“I had a group of songs that were all relationship-based – and somewhat dark. I was married at the time, and touring and being married…it was difficult. It was a loose idea, but the album was about a musician from the Midwest in an earlier period who travels and who’s trying to support a family. It’s kind of a concept record.”
“Loose” is the key word, as nothing really sets the album in a specific time period, and the songs function fine on their own, independent of a larger narrative.
The idea of, and search for, home has been a long-running thread through much of Rouse’s work. Early on in the album, he sings “Home is where I always want to be / Home is there for you and is for me / Home is where I never want to leave”. The pull of domesticity versus the pull of the road is the central conflict on Under Cold Blue Stars, and the vehicle which propels the songs.
The light from those cold blue stars creates dark shadows – the rumors of infidelity in “Ugly Stories”, religious angst of “Christmas With Jesus”, and regret of “Summer Kitchen Ballad”. Yet, it also creates sparkle, as evidenced on three of the most memorable, hook-filled tracks of the decade – the declarations of deep love on “Nothing Gives Me Pleasure” and “Feeling No Pain”, and the joy of starting a new life on “Miracle”.
The title track, however, is the centerpiece. In it, our protagonist is weighed down by adult responsibilities, which threaten to squash the idealistic child still inside of him. Playing guitar in a little town in his favorite bar, “just blowing steam”, provides an outlet of sorts, but it’s a minimal one. A light and shade combo indebted to mellow ’70s soul as much as folk-rock, the song is a late night tale of unrealized dreams, so wistful, warm, and enveloping musically that it transcends any inherent melancholy.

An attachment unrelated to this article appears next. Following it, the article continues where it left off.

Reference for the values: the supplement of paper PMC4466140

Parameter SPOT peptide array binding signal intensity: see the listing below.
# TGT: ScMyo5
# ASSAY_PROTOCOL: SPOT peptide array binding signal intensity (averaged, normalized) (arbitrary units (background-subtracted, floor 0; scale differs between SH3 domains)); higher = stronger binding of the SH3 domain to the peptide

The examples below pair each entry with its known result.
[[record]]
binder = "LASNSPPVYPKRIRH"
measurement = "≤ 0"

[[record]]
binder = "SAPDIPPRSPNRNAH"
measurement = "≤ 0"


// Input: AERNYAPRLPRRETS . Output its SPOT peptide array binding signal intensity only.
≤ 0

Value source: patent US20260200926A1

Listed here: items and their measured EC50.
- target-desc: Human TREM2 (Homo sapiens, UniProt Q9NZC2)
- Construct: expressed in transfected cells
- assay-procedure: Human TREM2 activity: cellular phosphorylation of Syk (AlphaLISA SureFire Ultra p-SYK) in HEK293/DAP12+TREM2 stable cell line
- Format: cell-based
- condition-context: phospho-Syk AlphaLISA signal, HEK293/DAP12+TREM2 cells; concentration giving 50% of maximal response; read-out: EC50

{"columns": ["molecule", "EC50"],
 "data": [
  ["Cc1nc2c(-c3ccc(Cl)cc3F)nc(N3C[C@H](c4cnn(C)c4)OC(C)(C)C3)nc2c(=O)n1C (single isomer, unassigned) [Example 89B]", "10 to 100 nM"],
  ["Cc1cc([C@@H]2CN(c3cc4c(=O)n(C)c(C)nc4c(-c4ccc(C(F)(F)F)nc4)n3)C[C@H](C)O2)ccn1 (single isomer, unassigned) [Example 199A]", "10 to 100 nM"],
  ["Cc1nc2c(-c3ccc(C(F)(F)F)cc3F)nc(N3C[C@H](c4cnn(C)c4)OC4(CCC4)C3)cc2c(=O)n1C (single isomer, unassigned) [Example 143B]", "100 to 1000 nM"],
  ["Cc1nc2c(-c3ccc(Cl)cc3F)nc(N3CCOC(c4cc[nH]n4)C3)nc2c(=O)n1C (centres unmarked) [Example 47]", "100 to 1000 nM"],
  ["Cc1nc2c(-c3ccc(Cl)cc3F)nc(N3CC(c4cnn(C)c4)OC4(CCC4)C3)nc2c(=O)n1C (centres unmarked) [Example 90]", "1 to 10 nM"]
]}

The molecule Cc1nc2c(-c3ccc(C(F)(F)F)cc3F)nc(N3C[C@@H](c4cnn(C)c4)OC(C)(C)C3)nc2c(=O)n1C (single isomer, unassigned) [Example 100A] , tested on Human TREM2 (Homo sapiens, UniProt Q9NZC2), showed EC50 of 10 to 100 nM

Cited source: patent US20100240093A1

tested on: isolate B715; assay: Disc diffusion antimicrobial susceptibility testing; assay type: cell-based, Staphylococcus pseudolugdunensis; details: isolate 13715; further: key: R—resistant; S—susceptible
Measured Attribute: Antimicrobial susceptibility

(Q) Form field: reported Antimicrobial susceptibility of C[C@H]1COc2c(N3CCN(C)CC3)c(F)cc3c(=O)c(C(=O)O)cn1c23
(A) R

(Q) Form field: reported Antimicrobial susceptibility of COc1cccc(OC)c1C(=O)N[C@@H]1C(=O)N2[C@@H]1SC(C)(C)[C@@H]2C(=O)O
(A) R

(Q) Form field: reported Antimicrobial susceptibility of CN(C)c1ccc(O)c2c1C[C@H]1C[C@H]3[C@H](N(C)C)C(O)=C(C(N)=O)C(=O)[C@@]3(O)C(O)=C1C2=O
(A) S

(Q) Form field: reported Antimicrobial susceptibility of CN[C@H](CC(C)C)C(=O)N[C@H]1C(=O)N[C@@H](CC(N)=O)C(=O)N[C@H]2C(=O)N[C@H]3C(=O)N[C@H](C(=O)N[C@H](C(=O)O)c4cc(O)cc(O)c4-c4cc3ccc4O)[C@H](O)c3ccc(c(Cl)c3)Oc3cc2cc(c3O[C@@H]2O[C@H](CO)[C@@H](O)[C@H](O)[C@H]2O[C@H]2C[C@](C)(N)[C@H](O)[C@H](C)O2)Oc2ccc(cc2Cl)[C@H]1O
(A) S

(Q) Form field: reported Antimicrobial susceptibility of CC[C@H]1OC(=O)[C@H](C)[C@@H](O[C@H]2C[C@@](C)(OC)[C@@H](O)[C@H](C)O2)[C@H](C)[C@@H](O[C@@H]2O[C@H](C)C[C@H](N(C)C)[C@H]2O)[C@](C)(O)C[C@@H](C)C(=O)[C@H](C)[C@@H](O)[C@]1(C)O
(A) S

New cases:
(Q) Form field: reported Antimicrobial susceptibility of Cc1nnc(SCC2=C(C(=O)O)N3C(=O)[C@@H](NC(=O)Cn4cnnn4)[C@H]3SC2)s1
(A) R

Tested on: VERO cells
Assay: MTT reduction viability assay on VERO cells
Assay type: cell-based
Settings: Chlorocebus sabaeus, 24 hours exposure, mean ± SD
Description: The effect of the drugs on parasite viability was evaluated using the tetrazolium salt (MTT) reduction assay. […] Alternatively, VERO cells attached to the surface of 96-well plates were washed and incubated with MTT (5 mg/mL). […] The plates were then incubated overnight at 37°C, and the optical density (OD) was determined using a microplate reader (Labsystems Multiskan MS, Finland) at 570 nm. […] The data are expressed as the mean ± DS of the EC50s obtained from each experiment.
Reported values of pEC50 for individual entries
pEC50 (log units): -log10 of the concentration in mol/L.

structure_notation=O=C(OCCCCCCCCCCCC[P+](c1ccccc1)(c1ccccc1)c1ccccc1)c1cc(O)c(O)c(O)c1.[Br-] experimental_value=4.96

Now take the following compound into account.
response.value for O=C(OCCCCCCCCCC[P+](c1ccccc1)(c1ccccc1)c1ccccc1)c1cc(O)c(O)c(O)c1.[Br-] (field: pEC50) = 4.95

The album ends with the quietly strummed acoustic ballad “The Whole Night Through”, a resolution of sorts and a coming to terms with where life has brought the characters in the songs, and us as listeners. The cold blue starlight has now become a warmer moonlight:
Tonight the moon shows an extra light
That shines for only us to see
And all it takes for you to smile
Is lift your eyes and breathe
Because when you start to doubt somehow it all works out
The lines become the truth
And what we need right now is somewhere to just lay down
And dream the whole night through
Rouse took some of the 1970s influences that informed Stars and ran with them on his following album, 1972. Rooted not in a story but in a specific era’s sound and style, 1972 is a concept album of a different sort that never could have happened without the journey begun on Under Cold Blue Stars.
Critically well-received, with Uncut calling the album “a towering achievement”, the Allmusic Guide lauding “a solid and satisfying set from a genuinely gifted artist” and an accolade of “quietly thrilling” from Q Magazine, Under Cold Blue Stars was on many 2002 year-end best-of lists. The album has stood the test of time due to the strengths of the songs and the musicianship. Rouse’s luminous vignettes deftly ponder the politics of relationships, growing up, and of finding one’s place in the world – subject matter which will always be relevant.